However, we also have to deal with reality. For example, not all users and developers have full Pharos baremetal PODs or powerful machines available for their work or they may want to use different Linux distributions for different reasons. It is important to take these into account and provide different configuration options for the sandbox based on the requirements that people have on the environment they will be using.

Based on the observations we made and the feedback we received from the OPNFV users and developers, XCI Team has created a sandbox that is highly configurable, simple and at the same time capable of providing a realistic environment for people to do their work. The sandbox makes it possible to bring up the complete environment with a single command and offers a variety of options to change how the stack should be deployed. The configuration of the sandbox is as easy as setting a few environment variables.

The sandbox provides

  • automated way to bring up and tear down a complete stack
  • various flavors to pick and use
  • support for different Linux distributions
  • multiple OPNFV scenarios to install
  • ability to select different versions of upstream components to base the work on
  • ability to enable additional OpenStack services or disable others

One last point to highlight here is that the XCI itself uses the sandbox for development and test purposes so it is continuously tested to ensure it works for XCI and for users and developers who are using it for different purposes.

2.2. Components of the Sandbox

The sandbox uses OpenStack projects for VM node creation, provisioning and OpenStack installation. XCI Team provides playbooks, roles, and scripts to ensure the components utilized by the sandbox work in a way that serves the users in the best possible way.

  • openstack/bifrost: Bifrost (pronounced bye-frost) is a set of Ansible playbooks that automates the task of deploying a base image onto a set of known hardware using Ironic. It provides modular utility for one-off operating system deployment with as few operational requirements as reasonably possible. Bifrost supports different operating systems such as Ubuntu, CentOS, and openSUSE. More information about this project can be seen on Bifrost documentation.
  • openstack/openstack-ansible: OpenStack-Ansible is an official OpenStack project which aims to deploy production environments from source in a way that makes it scalable while also being simple to operate, upgrade, and grow. More information about this project can be seen on OpenStack Ansible documentation.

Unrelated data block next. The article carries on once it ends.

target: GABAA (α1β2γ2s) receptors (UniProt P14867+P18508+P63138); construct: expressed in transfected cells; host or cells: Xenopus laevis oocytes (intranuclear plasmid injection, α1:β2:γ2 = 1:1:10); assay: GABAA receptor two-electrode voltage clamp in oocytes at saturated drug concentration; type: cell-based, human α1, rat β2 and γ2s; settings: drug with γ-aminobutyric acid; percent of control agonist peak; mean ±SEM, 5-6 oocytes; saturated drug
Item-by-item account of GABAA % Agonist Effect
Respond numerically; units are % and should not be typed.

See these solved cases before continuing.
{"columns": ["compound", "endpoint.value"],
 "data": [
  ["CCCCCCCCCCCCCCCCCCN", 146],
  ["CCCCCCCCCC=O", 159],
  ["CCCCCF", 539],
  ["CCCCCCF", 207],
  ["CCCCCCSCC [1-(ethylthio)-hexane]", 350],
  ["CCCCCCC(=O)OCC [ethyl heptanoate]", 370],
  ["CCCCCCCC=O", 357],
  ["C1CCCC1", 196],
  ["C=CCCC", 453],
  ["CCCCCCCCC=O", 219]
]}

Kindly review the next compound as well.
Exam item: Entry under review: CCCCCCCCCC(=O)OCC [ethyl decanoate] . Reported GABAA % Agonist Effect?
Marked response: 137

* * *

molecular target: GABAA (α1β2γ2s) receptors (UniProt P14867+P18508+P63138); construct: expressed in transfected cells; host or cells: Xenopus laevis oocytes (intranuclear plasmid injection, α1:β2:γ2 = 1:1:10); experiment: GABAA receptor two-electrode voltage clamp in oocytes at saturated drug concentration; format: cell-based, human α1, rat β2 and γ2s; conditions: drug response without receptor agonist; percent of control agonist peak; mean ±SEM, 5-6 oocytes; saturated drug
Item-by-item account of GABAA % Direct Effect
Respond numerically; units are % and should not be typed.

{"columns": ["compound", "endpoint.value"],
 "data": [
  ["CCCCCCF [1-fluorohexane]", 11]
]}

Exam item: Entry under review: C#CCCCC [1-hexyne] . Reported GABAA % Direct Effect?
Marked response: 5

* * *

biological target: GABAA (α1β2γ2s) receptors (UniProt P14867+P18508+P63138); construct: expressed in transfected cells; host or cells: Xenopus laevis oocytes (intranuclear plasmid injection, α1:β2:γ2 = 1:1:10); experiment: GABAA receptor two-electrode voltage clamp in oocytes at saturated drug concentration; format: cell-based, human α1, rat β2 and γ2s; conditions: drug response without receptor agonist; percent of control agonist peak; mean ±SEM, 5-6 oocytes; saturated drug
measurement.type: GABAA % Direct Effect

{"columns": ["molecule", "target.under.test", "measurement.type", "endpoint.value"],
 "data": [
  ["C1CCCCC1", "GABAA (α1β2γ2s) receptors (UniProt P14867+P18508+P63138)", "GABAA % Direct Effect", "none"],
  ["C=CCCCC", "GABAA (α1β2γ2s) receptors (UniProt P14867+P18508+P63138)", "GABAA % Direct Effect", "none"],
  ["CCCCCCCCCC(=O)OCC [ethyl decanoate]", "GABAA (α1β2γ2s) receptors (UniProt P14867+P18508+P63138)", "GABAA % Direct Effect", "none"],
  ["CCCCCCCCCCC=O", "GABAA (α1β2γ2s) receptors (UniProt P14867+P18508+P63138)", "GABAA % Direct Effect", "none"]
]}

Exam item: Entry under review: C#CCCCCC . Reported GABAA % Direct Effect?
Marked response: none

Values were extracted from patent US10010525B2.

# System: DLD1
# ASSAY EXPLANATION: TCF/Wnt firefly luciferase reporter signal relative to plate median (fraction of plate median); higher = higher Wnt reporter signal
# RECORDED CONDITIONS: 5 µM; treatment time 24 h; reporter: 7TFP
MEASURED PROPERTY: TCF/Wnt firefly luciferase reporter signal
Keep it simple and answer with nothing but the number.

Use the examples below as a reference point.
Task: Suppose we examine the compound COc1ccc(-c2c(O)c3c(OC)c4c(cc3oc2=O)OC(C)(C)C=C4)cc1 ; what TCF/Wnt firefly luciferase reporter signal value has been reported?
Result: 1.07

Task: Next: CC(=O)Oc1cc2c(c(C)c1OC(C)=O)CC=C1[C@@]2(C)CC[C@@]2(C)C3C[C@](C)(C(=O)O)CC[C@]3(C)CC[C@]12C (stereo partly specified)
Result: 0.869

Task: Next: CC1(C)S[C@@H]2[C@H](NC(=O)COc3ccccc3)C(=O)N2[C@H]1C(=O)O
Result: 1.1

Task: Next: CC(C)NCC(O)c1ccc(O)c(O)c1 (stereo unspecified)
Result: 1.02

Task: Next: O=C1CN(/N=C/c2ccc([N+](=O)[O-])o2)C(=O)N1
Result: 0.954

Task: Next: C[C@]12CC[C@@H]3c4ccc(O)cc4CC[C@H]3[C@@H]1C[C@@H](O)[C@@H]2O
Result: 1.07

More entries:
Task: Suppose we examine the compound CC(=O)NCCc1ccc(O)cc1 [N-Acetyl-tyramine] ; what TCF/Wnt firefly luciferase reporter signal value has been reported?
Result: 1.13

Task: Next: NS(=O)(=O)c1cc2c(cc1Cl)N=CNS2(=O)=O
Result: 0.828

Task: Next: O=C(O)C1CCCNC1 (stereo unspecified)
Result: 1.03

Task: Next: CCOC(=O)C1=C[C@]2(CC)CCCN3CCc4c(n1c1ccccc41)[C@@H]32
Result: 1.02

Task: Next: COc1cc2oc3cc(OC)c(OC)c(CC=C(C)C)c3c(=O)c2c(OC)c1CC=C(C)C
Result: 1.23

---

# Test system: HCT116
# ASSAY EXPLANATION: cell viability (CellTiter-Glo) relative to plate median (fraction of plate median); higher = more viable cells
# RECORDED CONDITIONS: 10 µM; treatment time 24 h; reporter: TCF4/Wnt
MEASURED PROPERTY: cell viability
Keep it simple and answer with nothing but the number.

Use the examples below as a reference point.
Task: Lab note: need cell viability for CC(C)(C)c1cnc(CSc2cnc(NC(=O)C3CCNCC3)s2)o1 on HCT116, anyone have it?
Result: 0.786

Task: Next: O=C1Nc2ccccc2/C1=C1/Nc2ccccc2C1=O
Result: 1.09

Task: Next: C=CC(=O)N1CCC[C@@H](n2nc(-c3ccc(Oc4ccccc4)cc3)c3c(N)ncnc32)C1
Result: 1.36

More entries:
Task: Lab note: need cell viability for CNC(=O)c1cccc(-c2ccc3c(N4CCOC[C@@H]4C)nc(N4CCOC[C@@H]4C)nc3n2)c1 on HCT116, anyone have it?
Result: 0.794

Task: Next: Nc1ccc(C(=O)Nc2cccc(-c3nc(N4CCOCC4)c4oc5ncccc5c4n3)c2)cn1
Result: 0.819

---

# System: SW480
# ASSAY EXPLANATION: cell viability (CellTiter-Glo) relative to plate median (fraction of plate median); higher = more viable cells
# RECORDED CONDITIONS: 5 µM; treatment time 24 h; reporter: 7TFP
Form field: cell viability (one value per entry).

• opnfv/releng-xci: OPNFV Releng Project provides additional scripts, Ansible playbooks and configuration options in order for developers to have an easy way of using openstack/bifrost and openstack/openstack-ansible by just setting a couple of environment variables and executing a single script. More infromation about this project can be seen on OPNFV Releng documentation.

2.3. Sandbox Flavors

XCI Developer Sandbox provides 4 different configurations (flavors) that can be deployed using VM nodes.

Available flavors are listed on the table below.

Flavor Number of VM Nodes VM Specs Per Node Time Estimates
All in One (aio)
1 VM Node
controller & compute
on single/same node
1 compute node
vCPUs: 8
Disk: 80GB
NICs: 1
Provisioning: 10 mins
Deployment: 90 mins
Total: 100 mins

3 VM Nodes
1 deployment node
1 controller node
1 compute node
vCPUs: 6
Disk: 80GB
NICs: 1
Provisioning: 12 mins
Deployment: 65 mins
Total: 77 mins

4 VM Nodes
1 deployment node
1 controller node
2 compute nodes
vCPUs: 6
Disk: 80GB
NICs: 1
Provisioning: 12 mins
Deployment: 70 mins
Total: 82 mins

6 VM Nodes
1 deployment node
3 controller nodes
2 compute nodes
vCPUs: 6
Disk: 80GB
NICs: 1
Provisioning: 15 mins
Deployment: 105 mins
Total: 120 mins

The specs for VMs are configurable and the more vCPU/RAM the better.

Estimated times listed above are provided as a guidance and they might vary depending on

  • the physical (or virtual) host where the sandbox is run
  • the specs of the VM nodes
  • the Linux distribution
  • whether the boot images are recreated or not
  • installed/activated OpenStack services
  • internet connection bandwidth

2.3.1. Flavor Layouts

All flavors are created and deployed based on the upstream OpenStack Ansible (OSA) guidelines.

Network configuration on the nodes are same no matter which flavor is used. The VMs are attached to default libvirt network and has single NIC where VLANs are created on. Different Linux bridges for management, storage and tunnel networks are created on these VLANs.

Use of more production-like network setup with multiple interfaces is in our backlog. Enabling OVS as default is currently in progress.

For storage, Cinder with NFS backend is used. Work to enable CEPH is currently ongoing.

The differences between the flavors are documented below.

All in One

As shown on the table in the previous section, this flavor consists of a single node. All the OpenStack services, including compute run on the same node.

The flavor All in One (aio) is deployed based on the process described in the upstream documentation. Please check OpenStack Ansible Developer Quick Start for details.

Mini/No HA/HA

These flavors consist of multiple nodes.

  • opnfv: This node is used for driving the installation towards target nodes in order to ensure the deployment process is isolated from the physical host and always done on a clean machine.
  • controller: OpenStack control plane runs on this node.
  • compute: OpenStack compute service runs on this node.

Please see the diagram below for the host and service layout for these flavors.


2.4. User Guide

2.4.1. Prerequisites

  • A machine with sufficient CPU/RAM/Disk based on the chosen flavor